This page is an electronic dumping ground for any assorted handouts that become available over the course of the semester.
Extra Credit Homework! This is worth 10 points added to your lab grade, which comes out to a 1% boost to your overall course grade. If you're borderline or think you will be, make sure you do this and turn it in on time. Borderline cases that blew off the opportunity for extra credit won't receive a lot of sympathy when grades are assigned.
Dr. Leytner's cheat sheet for Experiment 9 is available here (PDF).
Dr. Leytner's cheat sheet for Experiment 7 is available here (PDF).
My class schedule for Spring 2006 (PDF).
Here is a sample preliminary writeup. It includes
1) your name, section number, TA's name and the date
2) the title and objective of the experiment
3) spaces for any data collected, including blank copies of
all the data tables in the lab manual
4) a place for sample calculations.
And here is a sample report. It shows the data tables filled in, the sample calculations, the final calculations. You will also include answers to the discussion questions and printouts of the graphs we make in lab as part of your report.
Remember that all your work for lab should be written directly in your notebook, so although these examples were done on computer, you should handwrite the preliminary writeup and the final report in your notebook.
Here is a point breakdown that tells you how many points each part of the lab reports are worth. You can use this to keep track of your grade over the course of the semester. (This table is also available for download on the Grading page.)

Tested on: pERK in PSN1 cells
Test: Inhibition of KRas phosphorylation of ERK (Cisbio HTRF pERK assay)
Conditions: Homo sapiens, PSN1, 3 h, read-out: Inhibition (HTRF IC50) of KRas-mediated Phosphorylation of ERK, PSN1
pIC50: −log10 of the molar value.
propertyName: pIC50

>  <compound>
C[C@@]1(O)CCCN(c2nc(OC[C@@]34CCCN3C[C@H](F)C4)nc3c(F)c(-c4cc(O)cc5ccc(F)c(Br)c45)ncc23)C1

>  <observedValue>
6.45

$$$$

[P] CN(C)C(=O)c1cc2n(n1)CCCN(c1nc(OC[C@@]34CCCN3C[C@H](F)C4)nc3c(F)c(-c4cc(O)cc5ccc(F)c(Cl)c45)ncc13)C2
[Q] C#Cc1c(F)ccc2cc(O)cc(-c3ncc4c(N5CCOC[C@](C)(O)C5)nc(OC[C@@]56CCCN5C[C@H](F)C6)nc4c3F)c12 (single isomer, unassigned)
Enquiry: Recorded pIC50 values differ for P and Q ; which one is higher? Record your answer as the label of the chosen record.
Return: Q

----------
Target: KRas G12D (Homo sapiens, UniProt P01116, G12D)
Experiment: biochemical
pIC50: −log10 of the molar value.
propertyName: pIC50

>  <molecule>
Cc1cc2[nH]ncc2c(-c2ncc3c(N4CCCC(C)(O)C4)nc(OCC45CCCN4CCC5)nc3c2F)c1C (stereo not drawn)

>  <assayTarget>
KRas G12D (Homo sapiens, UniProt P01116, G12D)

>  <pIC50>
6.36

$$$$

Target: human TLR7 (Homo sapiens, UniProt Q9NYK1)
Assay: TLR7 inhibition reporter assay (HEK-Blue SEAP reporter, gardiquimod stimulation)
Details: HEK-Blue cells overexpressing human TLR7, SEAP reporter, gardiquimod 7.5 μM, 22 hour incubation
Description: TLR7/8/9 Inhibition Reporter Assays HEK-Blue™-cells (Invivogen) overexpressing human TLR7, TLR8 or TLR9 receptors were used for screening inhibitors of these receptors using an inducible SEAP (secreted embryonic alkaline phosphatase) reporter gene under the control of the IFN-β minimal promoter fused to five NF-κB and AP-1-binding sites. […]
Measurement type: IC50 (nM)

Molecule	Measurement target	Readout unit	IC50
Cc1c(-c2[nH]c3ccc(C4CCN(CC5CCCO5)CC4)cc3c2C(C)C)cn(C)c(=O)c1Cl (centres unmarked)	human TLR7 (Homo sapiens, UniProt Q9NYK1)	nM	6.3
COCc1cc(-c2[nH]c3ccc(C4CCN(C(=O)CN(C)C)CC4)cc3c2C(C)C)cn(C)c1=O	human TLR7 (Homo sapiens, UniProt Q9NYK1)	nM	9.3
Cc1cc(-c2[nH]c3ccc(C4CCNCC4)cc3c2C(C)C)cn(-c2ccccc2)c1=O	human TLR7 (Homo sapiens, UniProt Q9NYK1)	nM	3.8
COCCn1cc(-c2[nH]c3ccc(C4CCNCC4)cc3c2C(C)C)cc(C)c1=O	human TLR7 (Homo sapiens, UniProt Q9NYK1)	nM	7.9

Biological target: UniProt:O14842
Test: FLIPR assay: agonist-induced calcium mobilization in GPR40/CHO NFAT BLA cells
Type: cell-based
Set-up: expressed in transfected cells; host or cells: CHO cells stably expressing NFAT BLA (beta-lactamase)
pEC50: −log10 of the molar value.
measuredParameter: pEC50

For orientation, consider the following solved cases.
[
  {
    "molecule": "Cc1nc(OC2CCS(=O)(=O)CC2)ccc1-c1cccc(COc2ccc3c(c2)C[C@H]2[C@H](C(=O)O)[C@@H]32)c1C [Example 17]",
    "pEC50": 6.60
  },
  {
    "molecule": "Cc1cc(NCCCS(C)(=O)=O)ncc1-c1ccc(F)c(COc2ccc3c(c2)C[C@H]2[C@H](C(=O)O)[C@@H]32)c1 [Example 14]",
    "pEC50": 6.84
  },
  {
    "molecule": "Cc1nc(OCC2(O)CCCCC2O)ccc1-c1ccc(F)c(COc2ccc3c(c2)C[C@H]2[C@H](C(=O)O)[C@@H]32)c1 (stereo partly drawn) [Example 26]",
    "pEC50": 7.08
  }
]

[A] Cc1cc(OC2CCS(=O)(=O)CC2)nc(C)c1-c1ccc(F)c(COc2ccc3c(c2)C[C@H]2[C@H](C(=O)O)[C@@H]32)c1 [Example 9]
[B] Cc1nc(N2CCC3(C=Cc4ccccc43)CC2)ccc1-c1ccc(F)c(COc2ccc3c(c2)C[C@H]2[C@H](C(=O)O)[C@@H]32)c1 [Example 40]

What do the quizzes look like? Here's a sample quiz from last semester.
EXPERIMENT 1: An explanation of standard deviation as experimental error, courtesy of the chemistry department at the University of the West Indies in Jamaica.
MORE ON EXPERIMENT 1: One way to determine the error in the slope of a line is called the box method. We didn't bother with this in Experiment 1, but it's not hard, and Excel can even calculate it automagically for you. Our Jamaican friends have a page on that, too; just click the link and take a free etrip to Jamaica!
EVEN MORE STILL ON EXPERIMENT 1: Our procedures in Experiment 1 didn't really allow us to compare the accuracy of the three types of glassware, but it can be done, and it's worth knowing how they compare. For your own edification, here's a brief, onepage comparison of accuracies of the three types of glassware we used in Experiment 1.
Surgeon General's Warning: Stop staring at that logo or you will go crazy and blind.